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superior learning, of greater talents, but I have been resolved that you shall have none who will be more devoted to the cause, who will serve you more faithfully, or with greater zeal. ".

tution was first established. If, then, it was regarded as an experiment, it has long ceased to be so regarded; it has long been well established, and may now be regarded as a parent institution, others having sprung from it, in certain districts; and I ardently wish that its children may rise up in every district of the kingdom, to aid and be aided by, and act in concert with their venerable parent, the London Unitarian Fund. I bless heaven, Sir, that I have had strength to go on in its service until it is so well established, and has produced such important effects." Mr. W. then referred to the new aspect which Unitarianism has assumed during the last few years, to the new churches which have been formed, many of them consisting of the poor and unlearned, and stated as facts, which had been proved by the operations of the Fund, and of which he had witnessed the proof, that Unitarianism is capable of being, and now is in many places, the religion of the poor and unlearned, and his full conviction, that of all religious systems it is eminently calculated to be the religion of those despised and numerous classes, as being perfectly level with their capacity, containing a provision for their moral and spiritual wants, and requiring nothing but what they are capable of doing; that Unitarians can no longer be charged with dwelling in the frigid zone of Christianity, with being without zeal; and that he had seen its efficacy in destroying bigotry and producing Christian charity. He expressed his deep regret in having been compelled by increasing years and infirmities to withdraw from an office in which he experienced the purest pleasure; but that though he retired from the field, before the conflict with error, superstition and bigotry was concluded, it was not till the victory was ensured; and with the determination that if the enemy assailed his quarters, they should find him still in his armour and ready to renew the contest with all the strength he had remaining. This led him to mention the controversy in which he is now engaged, having been attacked by a Calvinist minister Trowbridge. In which controversy he stated, that one important point is ascertained, i. e. that though the Unitarian doctrine can be expressed in the words of scripture without addition or comment, the Trinitarian doctrine is acknowledged by his opponent to be incapable of being so expressed. Mr. W. distinctly expressed the obligatious he felt to the successive Committees and officers of the Unitarian Fund, and concluded with saying, "You may have missionaries of stances will enable him to do it.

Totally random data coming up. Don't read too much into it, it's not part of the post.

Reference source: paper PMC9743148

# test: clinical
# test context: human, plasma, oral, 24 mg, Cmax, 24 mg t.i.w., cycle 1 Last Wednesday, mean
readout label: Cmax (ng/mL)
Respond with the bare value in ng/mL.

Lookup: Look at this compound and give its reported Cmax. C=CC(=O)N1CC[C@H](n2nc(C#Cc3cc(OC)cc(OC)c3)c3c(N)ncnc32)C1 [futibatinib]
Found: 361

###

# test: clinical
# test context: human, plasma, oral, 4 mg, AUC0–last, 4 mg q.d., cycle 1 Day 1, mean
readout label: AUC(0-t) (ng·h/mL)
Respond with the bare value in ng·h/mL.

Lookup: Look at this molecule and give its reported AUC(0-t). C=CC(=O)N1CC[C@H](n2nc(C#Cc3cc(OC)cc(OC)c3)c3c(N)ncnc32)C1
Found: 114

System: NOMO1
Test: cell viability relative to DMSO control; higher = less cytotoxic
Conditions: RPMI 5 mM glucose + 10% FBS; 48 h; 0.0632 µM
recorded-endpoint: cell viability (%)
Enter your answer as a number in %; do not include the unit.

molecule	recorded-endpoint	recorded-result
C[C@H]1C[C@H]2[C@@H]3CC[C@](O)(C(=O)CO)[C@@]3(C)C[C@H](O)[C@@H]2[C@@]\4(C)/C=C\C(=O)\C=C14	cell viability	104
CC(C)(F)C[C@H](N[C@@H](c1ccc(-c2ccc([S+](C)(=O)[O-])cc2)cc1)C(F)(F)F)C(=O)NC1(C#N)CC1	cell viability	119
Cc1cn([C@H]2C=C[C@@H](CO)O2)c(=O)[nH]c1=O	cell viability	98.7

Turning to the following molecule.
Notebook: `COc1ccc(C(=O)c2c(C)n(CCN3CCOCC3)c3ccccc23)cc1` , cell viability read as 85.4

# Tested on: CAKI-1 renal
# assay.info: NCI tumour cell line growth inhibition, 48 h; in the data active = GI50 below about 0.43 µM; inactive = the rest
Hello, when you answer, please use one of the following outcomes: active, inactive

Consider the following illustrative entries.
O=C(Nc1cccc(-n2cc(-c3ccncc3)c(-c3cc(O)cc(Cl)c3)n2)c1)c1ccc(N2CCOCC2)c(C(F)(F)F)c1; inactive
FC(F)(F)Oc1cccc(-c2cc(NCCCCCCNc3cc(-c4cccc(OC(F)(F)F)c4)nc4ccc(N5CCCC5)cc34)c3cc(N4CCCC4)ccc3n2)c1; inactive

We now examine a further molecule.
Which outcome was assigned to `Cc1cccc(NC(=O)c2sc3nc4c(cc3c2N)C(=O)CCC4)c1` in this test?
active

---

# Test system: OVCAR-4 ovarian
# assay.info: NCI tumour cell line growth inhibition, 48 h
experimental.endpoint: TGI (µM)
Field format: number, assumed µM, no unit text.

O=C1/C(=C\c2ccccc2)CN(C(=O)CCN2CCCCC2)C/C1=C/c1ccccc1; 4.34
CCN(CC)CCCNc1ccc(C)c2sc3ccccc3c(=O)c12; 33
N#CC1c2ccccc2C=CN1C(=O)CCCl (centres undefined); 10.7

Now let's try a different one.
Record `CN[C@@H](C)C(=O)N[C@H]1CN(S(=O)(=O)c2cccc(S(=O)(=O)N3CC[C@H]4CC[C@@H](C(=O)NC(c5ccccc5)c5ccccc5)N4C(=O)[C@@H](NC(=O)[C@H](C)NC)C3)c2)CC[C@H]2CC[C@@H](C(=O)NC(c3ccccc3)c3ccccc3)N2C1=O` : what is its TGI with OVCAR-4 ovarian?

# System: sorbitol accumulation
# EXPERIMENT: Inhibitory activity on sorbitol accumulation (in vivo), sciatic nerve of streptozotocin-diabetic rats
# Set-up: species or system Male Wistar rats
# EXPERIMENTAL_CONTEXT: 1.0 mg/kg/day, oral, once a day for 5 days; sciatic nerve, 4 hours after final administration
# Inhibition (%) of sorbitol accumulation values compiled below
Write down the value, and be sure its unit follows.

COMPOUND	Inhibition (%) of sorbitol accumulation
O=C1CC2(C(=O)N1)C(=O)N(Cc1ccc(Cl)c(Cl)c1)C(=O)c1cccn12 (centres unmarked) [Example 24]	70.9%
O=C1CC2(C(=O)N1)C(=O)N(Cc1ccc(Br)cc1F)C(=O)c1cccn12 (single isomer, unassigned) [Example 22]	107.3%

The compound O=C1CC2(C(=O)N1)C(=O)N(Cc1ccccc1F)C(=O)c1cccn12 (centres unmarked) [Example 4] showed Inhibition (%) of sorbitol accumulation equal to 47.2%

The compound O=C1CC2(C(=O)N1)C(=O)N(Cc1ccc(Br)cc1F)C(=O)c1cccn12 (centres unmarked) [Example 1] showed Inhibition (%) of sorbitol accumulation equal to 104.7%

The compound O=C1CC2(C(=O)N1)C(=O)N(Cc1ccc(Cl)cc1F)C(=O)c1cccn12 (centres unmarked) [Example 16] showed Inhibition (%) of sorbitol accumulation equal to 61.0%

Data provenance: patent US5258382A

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VOL. XVIII,

2 R

The next day, Thursday the 22d, the first stone was laid of the new Finsbury Unitarian Chapel, when Mr. Fox delivered an address, of which, as well as of the ceremony, we hope to be favoured with

some account.

On the same day was held the Anniversary of the Unitarian Association, when an interesting Report was read, which, together with the Resolutions, will be found attached in a separate form to this number.

Protestant Society for the protection of Religious Liberty.

The Twelfth Anniversary Meeting of the Protestant Society for the Protection day, May 17th, at the City of London of Religious Liberty was held on SaturTavern, Lord DACRE in the Chair.

fatory observations, requested Mr. Pellatt, The Chairman, having made a few preSociety, to read the proceedings of the one of the honorary Secretaries of the Committee since the last General Meeting, which being done,